Slater, Derek. "Take Another Little Piece of My Art." Illegal Art | Creative Commons. July 2003. Creative Commons. 28 November 2006. <http://creativecommons.org/image/illegalart>.
This article describes "Illegal Art", a traveling exhibition which was displayed at the SF MOMA Artist's Gallery in July 2003. The show contained pieces in a variety of media, with a full-length CD and several films and videos in addition to various two- and three-dimensional artworks. Carrie McLaren, curator of the exhibition, began working on an appropriation art exhibit in response to unsuccessful challenges to copyright term extensions; the goal of the exhibit was "to make copyright's problems as real to the average person as they are to [the] featured artists".
The article attempts to place the "Illegal Art" exhibition in the context of the larger legal debate surrounding appropriation art by comparing the pieces in the show to famous copyright cases, such as the 2 Live Crew case. The author also pays close attention to the economic constraints place on appopriation artists by licensing fees, cease-and-desist letters, and other tools of copyright permission holders. Overall, the article sides firmly with the validity of the art and the necessity for its legalization - no surprise, considering that the article is written for the Creative Commons. Succintly summarizing his point, Slater writes, "Had these legal limitations [on appropriation art] existed years ago, perhaps collage, rap, and Pop Art would have been sued to death before they ever had a chance to flourish. These days, the implication is that these appropriations are lower artforms, deserving legal treatment suited to petty thievery."
This article will definitely be very helpful for my project; it provides a general background on the use of appropriation art to comment driectly on copyright issues.
Electronic Frontier Foundation. EFF: Digital Video Restrictions. Electronic Frontier Foundation. 22 November 2006. <http://www.eff.org/IP/digitalvideo/>.
As could be expected from an article written by the Electronic Frontier Foundation, this article was firmly opposed to DRM and DMCA restrictions. It gives a general overview of the ways in which digital video technologies are encrytped, and accuses Hollywood of using "scrambling, down-rezzing, and a host of other restrictions" for purposes that have nothing to do with their originally stated intent, the prevention of piracy. Most of the article is occupied by a listing of the ways in which DRM is used on a different digital video technologies, from DVDs to cable TV; each of these descriptions also lists "Why It's Bad" and the ways in which the EFF is planning to fight the restrictions. At the bottom of the web page, there is even a listing of ways in which Hollywood is attempting to expand restrictions on video technologies, from to filling in the "analog hole" to blocking the creation of unrestricted video outputs; each of these newer techniques also has a listing of the ways that the EFF is fighting against it.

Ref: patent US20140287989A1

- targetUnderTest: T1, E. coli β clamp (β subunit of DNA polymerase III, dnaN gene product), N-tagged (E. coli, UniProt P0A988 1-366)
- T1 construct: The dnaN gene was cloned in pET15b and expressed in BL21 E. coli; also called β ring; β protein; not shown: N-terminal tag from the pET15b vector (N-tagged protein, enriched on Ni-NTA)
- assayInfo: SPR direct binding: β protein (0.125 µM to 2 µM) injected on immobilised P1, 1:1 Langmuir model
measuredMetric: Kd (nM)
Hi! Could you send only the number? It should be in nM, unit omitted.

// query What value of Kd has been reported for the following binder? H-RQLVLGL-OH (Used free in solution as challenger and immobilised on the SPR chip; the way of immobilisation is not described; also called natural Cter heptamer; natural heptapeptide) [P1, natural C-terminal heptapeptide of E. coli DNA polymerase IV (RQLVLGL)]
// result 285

This sort of information will definitely be very important to my project, as the project itself relys on avoiding DRM to use clips from DVDs. Although it is, at the moment, rather easy (albeit illegal) for anyone with certain technical knowledge to bypass the CSS encryption on a DVD, expanding control over these technologies (as Hollywood seeks to do) could definitely make it nearly impossible in the future. This could have many consequences for the creation of appropriation art pieces; I think it would be interesting to judge how a project such as the one that I am working could be created if Hollywood does get its way.
The black church has been at the forefront of black leadership and social protest in America. In fact, Abyssinian Baptist Church was founded out of protest.
A video with Rev. Calvin Butts. The conversation discusses the change from efforts focusing on protest to community and economic development within the Abyssinian Baptist Church.
shareware shareware and freeware applications that allow you to convert between codecs and video formats: